Liberty Mut. Fire Ins. Co. v. Vafi, 2022 Cal. App. Unpub. LEXIS 1565, C.A. No. B312094 (Cal. Ct. App. Mar. 15, 2022).  In an unpublished opinion, a California appellate court affirmed a lower court’s affirmance of an arbitration UIM award despite there being a dispute as to the amount of UIM coverage available.  Under the terms of the policy, arbitration was limited to determining the amount of UIM damages the insured could recover.  Expressly omitted from the arbitration’s consideration was the scope of the insurer’s UIM coverage under the policy.  Ultimately, the arbitrator awarded $335,983.42 in UIM benefits to the insured.  The insurer tendered a check to the insured for $271,335.66, which reflected the arbitrator’s award minus certain offsets the insurer maintained it was entitled to for payments previously made for medical benefits and for the amount recovered by the at-fault’s liability coverage.  The insurer filed a petition in the trial court to correct and confirm the arbitration award, accounting for the offsets.  The trial court denied the insurer’s request and confirmed the arbitration award in judgment, finding the insurer had not provided any authority for the trial court’s power to modify an arbitration award on an issue that was not actually arbitrated.  The appellate court affirmed the trial court’s determination it lacked authority under the applicable state statute to weigh in on the issue of coverage and offsets, which was not adjudicated during the arbitration. 

Wesco Ins. Co. v. Prime Prop. & Cas. Ins., Inc., 2022 U.S. Dist. LEXIS 43516, C.A. No. 20-cv-9067 (S.D.N.Y. Mar. 11, 2022).  A New York federal court declined under the federal abstention doctrine to weigh in on an insurance coverage declaratory judgment action involving a dispute between an insurer having an MCS 90 endorsement on its policy (Prime) and a UIM insurer (Wesco).  Prime initially brought a declaratory judgment action against Wesco in Utah state court seeking a declaration the Prime policy provided no coverage for the accident or alternatively that the motor carrier was required to reimburse Prime for any payments made.  Following that, the plaintiff brought a personal injury action against Prime’s insured in New York state court.  Thereafter, Wesco brought its own declaratory judgment action in New York federal court seeking a declaration that Prime’s denial of coverage was invalid and violates New York traffic law and that Prime’s duty to defend and indemnify is primary to that of Wesco.  Citing the pending Utah state court declaratory judgment action initiated by Prime and the risk of inconsistent judgments between the two declaratory judgment actions, the New York federal court refused to entertain jurisdiction to hear Wesco’s declaratory judgment action.  The court also referenced the fact that Wesco had not named the motor carrier as a party to its declaratory judgment action, which would be affected by the ruling and its addition would defeat diversity.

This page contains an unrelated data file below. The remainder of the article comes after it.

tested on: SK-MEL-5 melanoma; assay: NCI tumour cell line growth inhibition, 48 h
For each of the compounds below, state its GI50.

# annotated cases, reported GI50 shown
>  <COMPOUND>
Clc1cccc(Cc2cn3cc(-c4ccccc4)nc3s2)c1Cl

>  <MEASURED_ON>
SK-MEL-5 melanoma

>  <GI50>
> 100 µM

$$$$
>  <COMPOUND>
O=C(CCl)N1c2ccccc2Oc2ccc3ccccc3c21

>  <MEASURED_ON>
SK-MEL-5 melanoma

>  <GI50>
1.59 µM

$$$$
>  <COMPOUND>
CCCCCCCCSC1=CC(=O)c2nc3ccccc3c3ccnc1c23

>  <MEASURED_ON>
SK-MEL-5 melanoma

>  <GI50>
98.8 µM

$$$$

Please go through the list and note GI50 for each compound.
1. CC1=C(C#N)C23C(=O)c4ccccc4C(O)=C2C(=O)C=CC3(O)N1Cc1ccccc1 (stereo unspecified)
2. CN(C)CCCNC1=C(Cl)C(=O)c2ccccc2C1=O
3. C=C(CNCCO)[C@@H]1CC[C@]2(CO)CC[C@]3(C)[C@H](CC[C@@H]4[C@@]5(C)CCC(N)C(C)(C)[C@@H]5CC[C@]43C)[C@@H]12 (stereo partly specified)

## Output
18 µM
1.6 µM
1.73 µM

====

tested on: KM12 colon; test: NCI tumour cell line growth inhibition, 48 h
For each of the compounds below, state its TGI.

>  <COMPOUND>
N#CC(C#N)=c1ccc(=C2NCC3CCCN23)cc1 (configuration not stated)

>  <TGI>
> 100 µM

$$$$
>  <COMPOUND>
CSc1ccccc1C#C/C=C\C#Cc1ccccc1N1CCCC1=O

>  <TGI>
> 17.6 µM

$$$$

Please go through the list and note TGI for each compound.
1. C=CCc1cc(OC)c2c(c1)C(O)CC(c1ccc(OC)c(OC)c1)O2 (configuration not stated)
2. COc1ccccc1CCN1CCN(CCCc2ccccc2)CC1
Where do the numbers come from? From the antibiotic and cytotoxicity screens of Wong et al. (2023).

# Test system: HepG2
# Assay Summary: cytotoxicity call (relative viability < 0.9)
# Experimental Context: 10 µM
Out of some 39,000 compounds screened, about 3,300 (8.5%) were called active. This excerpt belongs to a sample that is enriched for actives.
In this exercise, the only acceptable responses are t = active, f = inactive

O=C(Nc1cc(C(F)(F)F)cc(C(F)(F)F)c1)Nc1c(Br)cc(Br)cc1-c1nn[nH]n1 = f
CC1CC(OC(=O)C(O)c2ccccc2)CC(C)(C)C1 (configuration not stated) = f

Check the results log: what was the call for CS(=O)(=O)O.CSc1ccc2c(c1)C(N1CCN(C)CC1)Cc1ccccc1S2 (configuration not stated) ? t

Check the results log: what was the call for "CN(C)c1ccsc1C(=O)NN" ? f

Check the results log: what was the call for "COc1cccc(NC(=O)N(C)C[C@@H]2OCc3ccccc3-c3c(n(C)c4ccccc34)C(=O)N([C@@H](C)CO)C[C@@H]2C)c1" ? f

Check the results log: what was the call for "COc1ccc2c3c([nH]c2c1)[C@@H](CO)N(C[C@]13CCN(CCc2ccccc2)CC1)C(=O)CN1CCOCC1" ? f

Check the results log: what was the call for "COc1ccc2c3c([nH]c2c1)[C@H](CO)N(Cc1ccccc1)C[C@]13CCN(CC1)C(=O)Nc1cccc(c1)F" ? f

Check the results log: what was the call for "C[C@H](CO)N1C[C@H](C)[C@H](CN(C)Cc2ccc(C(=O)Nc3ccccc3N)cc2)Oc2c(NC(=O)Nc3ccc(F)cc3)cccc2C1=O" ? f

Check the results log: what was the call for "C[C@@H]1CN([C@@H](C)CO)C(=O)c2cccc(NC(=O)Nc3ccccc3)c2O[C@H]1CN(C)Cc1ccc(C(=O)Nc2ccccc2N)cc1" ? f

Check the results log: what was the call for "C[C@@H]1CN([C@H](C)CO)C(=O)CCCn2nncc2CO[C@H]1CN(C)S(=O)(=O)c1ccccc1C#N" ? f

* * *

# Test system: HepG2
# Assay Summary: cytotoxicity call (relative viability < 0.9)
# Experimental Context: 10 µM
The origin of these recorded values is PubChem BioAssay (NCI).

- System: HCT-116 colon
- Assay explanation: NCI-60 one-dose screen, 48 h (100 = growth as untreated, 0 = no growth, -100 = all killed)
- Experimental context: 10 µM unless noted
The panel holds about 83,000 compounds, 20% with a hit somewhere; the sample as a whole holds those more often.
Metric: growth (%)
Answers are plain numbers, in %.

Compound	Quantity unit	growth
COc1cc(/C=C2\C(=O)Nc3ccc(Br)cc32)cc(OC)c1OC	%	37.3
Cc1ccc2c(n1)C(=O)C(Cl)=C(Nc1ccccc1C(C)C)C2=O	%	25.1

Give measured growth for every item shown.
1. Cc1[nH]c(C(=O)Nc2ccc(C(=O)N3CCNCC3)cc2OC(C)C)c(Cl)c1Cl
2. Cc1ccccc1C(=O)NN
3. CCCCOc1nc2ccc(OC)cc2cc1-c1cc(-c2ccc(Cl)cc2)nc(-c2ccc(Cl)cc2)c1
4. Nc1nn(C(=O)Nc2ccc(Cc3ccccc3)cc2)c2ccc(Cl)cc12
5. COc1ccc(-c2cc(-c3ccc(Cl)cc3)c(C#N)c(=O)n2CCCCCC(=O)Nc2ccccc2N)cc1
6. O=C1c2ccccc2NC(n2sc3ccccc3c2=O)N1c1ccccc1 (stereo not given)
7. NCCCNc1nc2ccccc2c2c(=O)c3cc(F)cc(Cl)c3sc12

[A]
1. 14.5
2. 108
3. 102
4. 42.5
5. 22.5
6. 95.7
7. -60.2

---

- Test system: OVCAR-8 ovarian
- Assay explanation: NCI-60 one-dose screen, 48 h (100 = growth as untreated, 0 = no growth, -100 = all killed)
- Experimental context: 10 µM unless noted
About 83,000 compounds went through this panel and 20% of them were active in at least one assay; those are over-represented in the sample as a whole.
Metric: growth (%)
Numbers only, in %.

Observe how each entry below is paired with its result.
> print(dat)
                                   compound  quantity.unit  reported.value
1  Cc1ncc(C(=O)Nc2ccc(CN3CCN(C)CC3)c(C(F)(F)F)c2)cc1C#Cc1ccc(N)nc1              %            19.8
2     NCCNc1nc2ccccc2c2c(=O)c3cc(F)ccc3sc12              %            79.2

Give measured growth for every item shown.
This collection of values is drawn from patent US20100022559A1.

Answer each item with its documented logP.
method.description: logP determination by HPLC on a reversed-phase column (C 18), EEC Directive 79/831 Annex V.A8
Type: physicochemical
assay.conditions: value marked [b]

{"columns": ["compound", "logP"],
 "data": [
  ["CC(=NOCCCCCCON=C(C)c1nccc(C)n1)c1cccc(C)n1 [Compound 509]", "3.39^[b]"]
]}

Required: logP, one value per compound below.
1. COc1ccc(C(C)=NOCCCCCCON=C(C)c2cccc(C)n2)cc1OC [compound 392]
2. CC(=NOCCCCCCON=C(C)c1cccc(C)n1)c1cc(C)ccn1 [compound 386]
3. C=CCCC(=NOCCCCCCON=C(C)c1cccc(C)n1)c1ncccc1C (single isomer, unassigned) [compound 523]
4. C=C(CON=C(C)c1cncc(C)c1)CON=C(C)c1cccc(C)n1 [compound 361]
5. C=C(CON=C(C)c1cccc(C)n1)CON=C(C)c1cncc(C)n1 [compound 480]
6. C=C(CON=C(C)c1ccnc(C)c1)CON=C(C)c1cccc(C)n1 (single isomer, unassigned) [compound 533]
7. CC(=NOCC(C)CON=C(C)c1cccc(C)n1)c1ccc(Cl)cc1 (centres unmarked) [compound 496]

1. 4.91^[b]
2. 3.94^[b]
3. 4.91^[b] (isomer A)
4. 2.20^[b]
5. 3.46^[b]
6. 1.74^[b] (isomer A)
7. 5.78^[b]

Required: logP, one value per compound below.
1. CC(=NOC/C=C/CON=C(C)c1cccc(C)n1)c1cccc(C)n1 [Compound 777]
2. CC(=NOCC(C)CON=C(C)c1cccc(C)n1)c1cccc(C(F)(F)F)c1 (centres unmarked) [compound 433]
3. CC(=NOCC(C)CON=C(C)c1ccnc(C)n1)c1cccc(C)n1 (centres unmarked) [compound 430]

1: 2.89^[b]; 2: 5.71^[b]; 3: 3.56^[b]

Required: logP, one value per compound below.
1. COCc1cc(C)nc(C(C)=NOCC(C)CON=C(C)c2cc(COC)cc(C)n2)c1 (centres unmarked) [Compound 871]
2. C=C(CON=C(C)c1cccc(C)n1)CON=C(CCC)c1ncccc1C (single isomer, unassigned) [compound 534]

Stillwell v. Topa Ins. Co., 2022 Ga. App. LEXIS 130, C.A. No. A21A1752 (Ga. Ct. App. Mar. 9, 2022).  The Court of Appeals of Georgia reversed the trial court’s dismissal of a direct action against an insurer on lack of subject matter jurisdiction, finding that whether or not the insurer was subject to Georgia’s direct-action statute against motor carrier insurers is not “jurisdictional” for purposes of subject matter jurisdiction.  Accordingly, dismissal under 12(b)(1) was inappropriate. 

Knight Specialty Ins. Co. v. Day Express, LLC, 2022 U.S. Dist. LEXIS 40392, C.A. No. 3:21-cv-00227 (N.D. Tex. Mar. 7, 2022).  A federal court refused to grant default judgment in an insurance coverage declaratory judgment action where certain defendants were minor children not represented by a general guardian, conservator, or other like fiduciary.  As such, default judgment was not permitted under FRCP 55(b)(2).  As to the remaining non-minor defendants, the court explained entering judgment against them but not all defendants could result in inconsistent judgments and therefore it denied the requested relief.